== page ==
Anyone who attended the seminar today (Tuesday 13/11) will have heard John Burton make reference to our changing approach to nature over the last 50 years. In particular he mentioned the work of The World Land Trust patron, Sir David Attenborough. In the UK Attenborough has achieved ‘national treasure’ status for his decades of wildlife documentary making, and rightly so, but of course with a career so long committed to film he’s also inadvertently documented our changing approach to nature, and to some extent, habitat change and loss. There’s an excellent collection of some of the early work here and much of the more recent material is on YouTube, including the amazing Lyrebird which is an environmental story in itself.

My job for this week is finding a good, regular environment podcast. Today’s suggestion – at the risk of being a bit BBC-centric – is ‘Costing the Earth’. Scrolling through the available episodes I see several that are of relevance to our current classes, including one on salmon farming and several on various energy forms. If you’ve any better or alternative suggestions please do leave a comment!

Outside the Bubble: News from the Great Beyond

by ariadnesthread101

Yay to another contributor on Ariadne’s Thread! Jacob will be writing us a regular post on news relevant to the Environmental Masters courses at Essex. Without further ado – here’s the first! 
There’s a vast array of sources of stories and information relevant to the Environmental Master’s courses. I thought it would be really neat to bring a few of these together for us all to peruse, particularly as we each have our own favourite websites with unique slants and coverage.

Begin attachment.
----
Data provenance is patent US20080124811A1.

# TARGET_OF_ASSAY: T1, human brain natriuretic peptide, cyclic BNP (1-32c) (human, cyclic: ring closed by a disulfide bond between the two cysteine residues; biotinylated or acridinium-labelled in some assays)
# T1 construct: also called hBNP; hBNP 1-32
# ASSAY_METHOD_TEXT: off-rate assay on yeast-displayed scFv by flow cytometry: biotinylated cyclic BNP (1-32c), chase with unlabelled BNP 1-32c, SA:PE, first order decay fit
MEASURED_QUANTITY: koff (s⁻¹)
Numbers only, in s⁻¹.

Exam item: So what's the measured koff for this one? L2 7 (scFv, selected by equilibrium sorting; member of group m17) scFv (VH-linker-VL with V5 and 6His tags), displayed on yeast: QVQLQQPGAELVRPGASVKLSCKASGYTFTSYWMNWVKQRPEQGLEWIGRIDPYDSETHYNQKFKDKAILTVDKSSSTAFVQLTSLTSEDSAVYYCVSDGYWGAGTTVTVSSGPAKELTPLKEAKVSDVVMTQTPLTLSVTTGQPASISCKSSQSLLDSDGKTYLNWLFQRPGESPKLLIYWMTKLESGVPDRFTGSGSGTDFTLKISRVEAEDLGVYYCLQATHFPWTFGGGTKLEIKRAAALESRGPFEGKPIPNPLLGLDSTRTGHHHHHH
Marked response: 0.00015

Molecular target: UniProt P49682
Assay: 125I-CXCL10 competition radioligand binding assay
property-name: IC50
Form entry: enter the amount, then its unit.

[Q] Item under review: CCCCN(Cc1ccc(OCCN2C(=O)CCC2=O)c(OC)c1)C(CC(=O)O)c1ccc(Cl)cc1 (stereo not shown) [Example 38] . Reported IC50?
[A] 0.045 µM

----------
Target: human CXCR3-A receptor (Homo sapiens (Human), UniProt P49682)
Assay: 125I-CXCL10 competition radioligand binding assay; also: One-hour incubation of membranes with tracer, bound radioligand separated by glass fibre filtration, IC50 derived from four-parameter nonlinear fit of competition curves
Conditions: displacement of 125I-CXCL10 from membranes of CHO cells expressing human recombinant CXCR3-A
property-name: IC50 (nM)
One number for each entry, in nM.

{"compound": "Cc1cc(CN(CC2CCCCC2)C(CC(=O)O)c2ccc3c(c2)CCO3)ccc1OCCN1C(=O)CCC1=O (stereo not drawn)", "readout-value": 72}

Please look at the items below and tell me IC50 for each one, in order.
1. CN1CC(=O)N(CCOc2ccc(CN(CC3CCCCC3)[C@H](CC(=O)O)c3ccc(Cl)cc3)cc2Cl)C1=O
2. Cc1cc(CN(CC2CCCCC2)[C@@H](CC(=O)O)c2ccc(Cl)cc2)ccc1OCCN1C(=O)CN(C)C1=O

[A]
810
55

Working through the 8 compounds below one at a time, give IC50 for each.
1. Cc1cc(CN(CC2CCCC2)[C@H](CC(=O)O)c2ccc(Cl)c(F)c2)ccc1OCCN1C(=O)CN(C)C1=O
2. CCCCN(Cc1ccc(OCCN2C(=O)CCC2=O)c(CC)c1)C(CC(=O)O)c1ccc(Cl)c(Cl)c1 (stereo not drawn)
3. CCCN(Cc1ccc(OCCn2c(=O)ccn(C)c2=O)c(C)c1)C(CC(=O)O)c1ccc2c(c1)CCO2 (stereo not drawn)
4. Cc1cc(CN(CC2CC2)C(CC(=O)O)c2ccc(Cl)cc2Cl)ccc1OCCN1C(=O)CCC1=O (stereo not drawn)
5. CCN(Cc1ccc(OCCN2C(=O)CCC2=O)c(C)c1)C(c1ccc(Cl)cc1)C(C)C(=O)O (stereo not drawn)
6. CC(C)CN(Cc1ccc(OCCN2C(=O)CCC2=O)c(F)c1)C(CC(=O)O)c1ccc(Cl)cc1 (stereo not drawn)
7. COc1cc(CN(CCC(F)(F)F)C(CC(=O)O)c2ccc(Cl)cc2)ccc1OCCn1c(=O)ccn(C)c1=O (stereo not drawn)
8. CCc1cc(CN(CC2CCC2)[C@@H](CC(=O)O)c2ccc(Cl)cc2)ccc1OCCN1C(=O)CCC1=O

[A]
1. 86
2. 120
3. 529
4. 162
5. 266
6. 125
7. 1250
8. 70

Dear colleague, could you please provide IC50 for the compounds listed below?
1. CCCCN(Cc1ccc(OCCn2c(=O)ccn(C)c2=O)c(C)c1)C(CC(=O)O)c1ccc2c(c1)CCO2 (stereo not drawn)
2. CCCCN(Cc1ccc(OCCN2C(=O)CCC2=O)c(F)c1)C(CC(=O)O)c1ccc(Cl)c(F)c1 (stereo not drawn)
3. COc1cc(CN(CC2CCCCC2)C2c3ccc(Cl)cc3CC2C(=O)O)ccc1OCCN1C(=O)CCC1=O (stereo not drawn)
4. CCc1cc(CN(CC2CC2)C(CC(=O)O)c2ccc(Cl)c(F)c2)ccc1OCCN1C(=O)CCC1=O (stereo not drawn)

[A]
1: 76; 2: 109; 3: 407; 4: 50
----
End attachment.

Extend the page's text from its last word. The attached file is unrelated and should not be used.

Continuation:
If you have a new story, podcast, or programme to share, or would like to make a comment, please use the system at the bottom of this post. Alternatively, feel free to email me for inclusion in the next roundup.  
Best of luck for the week!

C. A. M. Lindman (1856–1928)

‘Are Europe’s ash trees finished?’

Print News / New Scientist 
A fungus deadly to ash trees has just reached Britain and Ireland, after emerging 20 years ago in Poland. Already it has devastated ash trees in mainland Europe, sweeping through more than 20 countries powerless to prevent its spread. How did this fungus develop? And what, if anything, can be done to stop it in countries like the UK, where ashes account for around a fifth of all trees? By the sound of it, the outlook is not good. New Scientist investigates.”

The full story here.

This story has been worrying me this week, as I love ash trees. They have a fairly open canopy and so other plants can survive underneath. They also can grow to be quite old and gnarly providing, for example, nest holes for birds.
We’ve imported the fungus that’s causing this disease through the movement of saplings, but now it seems the spores have also blown over from Europe naturally; demonstrating that nature rarely respects borders.
The New Scientist article is very matter of fact, but as ash trees make up a key part of the English landscape I’m sure many people will be terribly sad if they are badly affected, not to mention the loss of biodiversity entailed. I wonder if losing ash trees would make the UK’s landscape any less therapeutically valuable? [See below]